This September our online film club will focus on Kurosawa’s first film, Sanshiro Sugata (1943), and its sequel Sanshiro Sugata II (1945). We had something of a false start with the first one this May, before we decided to restart the club now that Criterion released their First Films of Akira Kurosawa box set. (For more information about the availability of these films, see here.)
Since we already tried this once, we do not need to start from a blank slate. In fact, rather than writing a new introduction, I will point you to my earlier introduction to Sanshiro Sugata for some basic background reading. For pointers to some more in-depth background reading, there is always the regular Kurosawa books, which of course are not compulsory reading.
Back in May, our discussion centred on four topics, which you may also like to look at:
Feel free to add to those discussions! And of course, if you have something else in mind, your are very much encouraged to start new topics.
That should then cover Sanshiro Sugata. But what about Sanshiro Suhata II, which we will also be discussing this month?
To be honest, there is not all that much to be said. Kurosawa himself lacked any real interest in making the film, which Toho pressured him into doing following the success of the first one, and as Yoshimoto notes, “[i]t might be said that among Kurosawa’s works, this film is least satisfying artistically and perhaps most overtly propagandistic. Almost all the characters are cardboard figures, and if we still find some of them interesting, it is only because of our familiarity with Sanshiro Sugata, the original film.” (89) And as Prince notes, this cardboard like treatment extends also to the “flat visuals”: “Sanshiro Sugata, Part II exhibits a close conformity to Hollywood codes of continuity cutting and none of the radical violations of spatial perspective that typified the first film.” (55)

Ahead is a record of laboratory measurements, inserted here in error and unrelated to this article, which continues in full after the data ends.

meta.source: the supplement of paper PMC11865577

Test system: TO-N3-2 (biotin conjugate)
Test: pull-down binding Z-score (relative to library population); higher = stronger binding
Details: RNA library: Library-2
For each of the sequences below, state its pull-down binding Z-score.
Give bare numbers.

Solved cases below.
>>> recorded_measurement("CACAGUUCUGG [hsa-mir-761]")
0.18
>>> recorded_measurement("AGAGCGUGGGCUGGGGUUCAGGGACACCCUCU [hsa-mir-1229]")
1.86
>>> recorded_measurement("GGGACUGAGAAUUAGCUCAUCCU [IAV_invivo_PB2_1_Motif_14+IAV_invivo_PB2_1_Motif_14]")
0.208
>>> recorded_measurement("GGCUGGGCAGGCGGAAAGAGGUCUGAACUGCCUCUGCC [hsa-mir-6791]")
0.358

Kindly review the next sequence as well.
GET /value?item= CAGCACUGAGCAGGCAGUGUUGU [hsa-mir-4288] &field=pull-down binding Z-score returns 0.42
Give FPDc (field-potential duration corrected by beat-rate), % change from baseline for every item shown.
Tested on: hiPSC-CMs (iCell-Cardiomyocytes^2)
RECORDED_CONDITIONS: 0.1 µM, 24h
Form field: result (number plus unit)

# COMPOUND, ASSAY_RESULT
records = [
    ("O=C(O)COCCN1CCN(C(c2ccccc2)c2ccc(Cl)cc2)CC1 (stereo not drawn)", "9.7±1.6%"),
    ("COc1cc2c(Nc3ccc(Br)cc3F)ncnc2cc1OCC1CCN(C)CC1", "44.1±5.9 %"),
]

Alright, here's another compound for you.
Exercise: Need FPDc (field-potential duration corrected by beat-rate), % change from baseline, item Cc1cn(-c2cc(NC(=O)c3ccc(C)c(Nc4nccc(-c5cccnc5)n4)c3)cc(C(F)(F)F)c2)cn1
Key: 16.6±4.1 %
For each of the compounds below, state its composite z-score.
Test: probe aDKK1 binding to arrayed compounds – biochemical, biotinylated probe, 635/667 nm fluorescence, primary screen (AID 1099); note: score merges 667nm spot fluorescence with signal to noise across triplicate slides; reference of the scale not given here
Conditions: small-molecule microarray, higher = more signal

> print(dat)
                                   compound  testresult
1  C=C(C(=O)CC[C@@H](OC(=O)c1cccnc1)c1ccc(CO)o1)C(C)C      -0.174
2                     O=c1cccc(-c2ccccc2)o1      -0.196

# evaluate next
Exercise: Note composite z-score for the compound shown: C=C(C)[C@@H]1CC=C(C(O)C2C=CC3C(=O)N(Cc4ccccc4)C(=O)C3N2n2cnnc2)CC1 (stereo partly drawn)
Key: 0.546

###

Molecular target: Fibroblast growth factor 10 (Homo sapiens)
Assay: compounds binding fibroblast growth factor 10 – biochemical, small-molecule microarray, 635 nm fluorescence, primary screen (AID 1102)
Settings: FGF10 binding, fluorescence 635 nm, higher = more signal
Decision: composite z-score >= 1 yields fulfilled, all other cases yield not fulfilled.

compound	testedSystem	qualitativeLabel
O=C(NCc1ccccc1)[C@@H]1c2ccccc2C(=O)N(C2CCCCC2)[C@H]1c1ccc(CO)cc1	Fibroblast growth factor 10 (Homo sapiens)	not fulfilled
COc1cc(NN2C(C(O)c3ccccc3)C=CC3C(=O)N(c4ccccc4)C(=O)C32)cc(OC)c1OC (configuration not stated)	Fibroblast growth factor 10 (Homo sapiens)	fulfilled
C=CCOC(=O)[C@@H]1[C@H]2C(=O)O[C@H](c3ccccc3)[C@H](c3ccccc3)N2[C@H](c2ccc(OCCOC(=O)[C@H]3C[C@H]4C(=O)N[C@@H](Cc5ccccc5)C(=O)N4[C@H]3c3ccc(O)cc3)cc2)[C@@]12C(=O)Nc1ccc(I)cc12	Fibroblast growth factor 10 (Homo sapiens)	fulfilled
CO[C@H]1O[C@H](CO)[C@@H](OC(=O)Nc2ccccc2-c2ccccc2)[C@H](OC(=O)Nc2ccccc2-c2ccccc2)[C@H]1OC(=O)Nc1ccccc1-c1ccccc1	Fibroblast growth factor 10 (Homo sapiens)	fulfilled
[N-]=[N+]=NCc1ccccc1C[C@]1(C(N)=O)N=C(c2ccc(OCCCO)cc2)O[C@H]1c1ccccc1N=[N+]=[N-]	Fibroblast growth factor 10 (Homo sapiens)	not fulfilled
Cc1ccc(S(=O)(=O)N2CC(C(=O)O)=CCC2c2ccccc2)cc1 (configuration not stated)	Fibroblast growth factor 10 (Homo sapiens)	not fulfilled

Most critics agree with these views. Richie in fact declares that “as a film, it is so very bad that its deficiencies will further explain the excellences of [Sanshiro Sugata]”, and that in it “we have what the original Sugata might have been had an ordinary director done it.” (24) As Richie goes on to point out, the sequel — which Yoshimoto suggest should perhaps rather be called a “remake” — is almost parody of the original, tracing the same characters, motifs and fights, but without the passion or the care.
All this is not to say that the film isn’t interesting. It does have its moments, and includes for instance the first case of Kurosawa’s use of Noh influences in his works. It is also a fairly straightforward propaganda picture in many places, so there should be plenty to discuss.
But speaking of propaganda films, on September 15 we will be introducing Kenji Mizoguchi’s The 47 Ronin (1941) into the mix. Copies are available at least from eBay and Amazon.
For the full schedule of our Film Club, see here.